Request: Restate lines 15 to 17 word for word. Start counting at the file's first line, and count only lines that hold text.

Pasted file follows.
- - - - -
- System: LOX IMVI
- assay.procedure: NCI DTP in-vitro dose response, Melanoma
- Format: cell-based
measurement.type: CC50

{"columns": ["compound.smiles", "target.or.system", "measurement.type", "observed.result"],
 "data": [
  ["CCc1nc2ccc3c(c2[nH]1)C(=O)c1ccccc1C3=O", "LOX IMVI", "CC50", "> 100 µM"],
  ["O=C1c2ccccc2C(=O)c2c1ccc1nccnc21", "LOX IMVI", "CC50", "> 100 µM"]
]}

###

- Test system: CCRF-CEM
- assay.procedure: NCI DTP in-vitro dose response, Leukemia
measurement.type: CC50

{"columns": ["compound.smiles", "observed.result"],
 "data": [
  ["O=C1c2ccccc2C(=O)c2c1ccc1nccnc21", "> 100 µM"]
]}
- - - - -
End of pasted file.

 "data": [
  ["O=C1c2ccccc2C(=O)c2c1ccc1nccnc21", "> 100 µM"]
]}